Buy magnetic letters for your fridge, or for use with a tin tray. Find out which letters have been taught – have fun finding these with your child and place them on the magnetic surface.

  • Making little words together

Make little words together, for example, it, up, am, and, top, dig, run, met, pick. As you select the letters, say them aloud: ‘a-m – am’, ‘m-e-t – met’.

  • Breaking words up

Now do it the other way around: read the word, break the word up and move the letters away, saying: ‘met – m-e-t’.

  • Both these activities help children to see that reading and spelling are reversible processes.
  • Spelling is harder than reading words – praise, don’t criticise. Little whiteboards and pens, and magic boards, are a good way for children to try out spellings and practise their handwriting.
  • Your child might be trying to use letters from their name to write; this shows that they know that writing needs real alphabet letters.
  • Make or buy an alphabet poster.
  • Help your child to spot patterns and rules in their spellings.

Letter Formation

Using their whole body

For handwriting children need to be well co-ordinated through their whole body, not just their hands and fingers. Games that help co-ordination include throwing balls at a target, under-arm and over-arm, and bouncing balls – also skipping on the spot, throwing a frisbee, picking up pebbles from the beach and throwing them into the sea. Have fun!

Hand and finger play

Action rhymes such as Incy wincy spider’, ‘One potato, two potato’ and ‘Tommy Thumb’ are great fun and get their hands and fingers moving. Playing with salt dough or clay really helps strengthen little fingers, as does cookery and using simple toolkits.

Hand–eye co-ordination

Pouring water into jugs and cups of different sizes, sweeping up with a dustpan and brush, cutting, sticking, tracing, threading beads, completing puzzles, peeling off stickers and sticking them in the right place – these all help hand–eye co-ordination.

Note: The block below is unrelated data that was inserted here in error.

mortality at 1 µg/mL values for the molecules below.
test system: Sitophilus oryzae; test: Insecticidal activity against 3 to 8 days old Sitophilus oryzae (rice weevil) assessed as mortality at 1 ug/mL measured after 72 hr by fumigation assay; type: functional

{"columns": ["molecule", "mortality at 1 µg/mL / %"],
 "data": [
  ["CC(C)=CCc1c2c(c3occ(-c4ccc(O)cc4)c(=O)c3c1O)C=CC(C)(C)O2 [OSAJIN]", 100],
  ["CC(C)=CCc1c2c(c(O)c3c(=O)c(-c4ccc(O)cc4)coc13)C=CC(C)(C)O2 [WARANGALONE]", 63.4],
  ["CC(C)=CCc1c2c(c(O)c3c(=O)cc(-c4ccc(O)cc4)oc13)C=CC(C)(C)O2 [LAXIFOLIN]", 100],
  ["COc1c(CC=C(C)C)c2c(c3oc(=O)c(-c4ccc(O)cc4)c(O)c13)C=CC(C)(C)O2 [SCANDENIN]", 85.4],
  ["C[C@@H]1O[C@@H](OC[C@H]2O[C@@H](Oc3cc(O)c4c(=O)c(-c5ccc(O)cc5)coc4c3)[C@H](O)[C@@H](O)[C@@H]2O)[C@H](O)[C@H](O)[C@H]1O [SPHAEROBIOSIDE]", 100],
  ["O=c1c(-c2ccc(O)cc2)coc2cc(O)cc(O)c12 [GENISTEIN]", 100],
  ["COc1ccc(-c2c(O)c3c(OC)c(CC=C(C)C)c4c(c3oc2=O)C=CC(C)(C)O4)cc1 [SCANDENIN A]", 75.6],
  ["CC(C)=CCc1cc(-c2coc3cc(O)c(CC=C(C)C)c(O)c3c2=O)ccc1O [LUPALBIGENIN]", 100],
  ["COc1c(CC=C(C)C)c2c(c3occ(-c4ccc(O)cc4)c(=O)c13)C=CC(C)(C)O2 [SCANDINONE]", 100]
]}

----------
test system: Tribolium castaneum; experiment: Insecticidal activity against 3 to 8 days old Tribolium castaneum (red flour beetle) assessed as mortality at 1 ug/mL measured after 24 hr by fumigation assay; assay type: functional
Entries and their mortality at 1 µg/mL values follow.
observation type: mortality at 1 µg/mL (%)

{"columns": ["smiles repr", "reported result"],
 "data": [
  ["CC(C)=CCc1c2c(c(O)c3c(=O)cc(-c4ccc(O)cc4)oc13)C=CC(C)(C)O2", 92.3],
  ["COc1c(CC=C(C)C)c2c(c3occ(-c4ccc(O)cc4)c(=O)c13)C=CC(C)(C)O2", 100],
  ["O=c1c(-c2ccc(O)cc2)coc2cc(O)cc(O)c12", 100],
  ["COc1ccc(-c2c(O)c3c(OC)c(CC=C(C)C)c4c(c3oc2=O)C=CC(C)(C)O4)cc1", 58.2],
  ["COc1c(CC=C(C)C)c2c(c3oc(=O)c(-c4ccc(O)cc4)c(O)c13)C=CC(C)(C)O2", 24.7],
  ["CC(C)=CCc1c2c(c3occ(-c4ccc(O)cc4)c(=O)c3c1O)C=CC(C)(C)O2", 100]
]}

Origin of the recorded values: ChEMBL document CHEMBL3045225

Pencil hold

The ‘pincer’ movement needs to be practised. This is important as it enables children to hold a pencil properly as they write. Provide them with kitchen tongs and see if they can pick up small objects. Move on to challenging them to pick up smaller things, for example, little cubes, sugar lumps, dried peas, lentils, first with chopsticks, then with tweezers.

Ask children to peg objects to a washing line.

Provide plenty or different types of pen and pencil; hold their hand to practise the correct grip.

Letter formation

Encourage your child to use the correct letter formation. This will help children greatly when they begin to join their letters in Year 2.

Core Vocabulary

  • Set a timer. Call out one word at a time and get your child to spell it on a magic board or a small whiteboard, against the timer – remember, they can use magnetic letters.
  • Play a game – hunt the word – hide words in sand or flour, set a timer, hold up the word that you want them to hunt for, and ‘go’! Repeat the word and encourage them to say –‘I am looking for the word ‘the’.
  • Play ‘Pairs’, turning over two words at a time trying to find a matching pair. This is especially helpful with the tricky words: the the, to to, no no, go go, I I, children children
  • Don’t worry if they get some wrong! These are hard to remember – they need plenty of practice.

Reading

  • Make sharing books with your children fun.
  • Read a range of things with your child. It doesn’t always have to be their school books.
  • Talk about the text.

Story Chair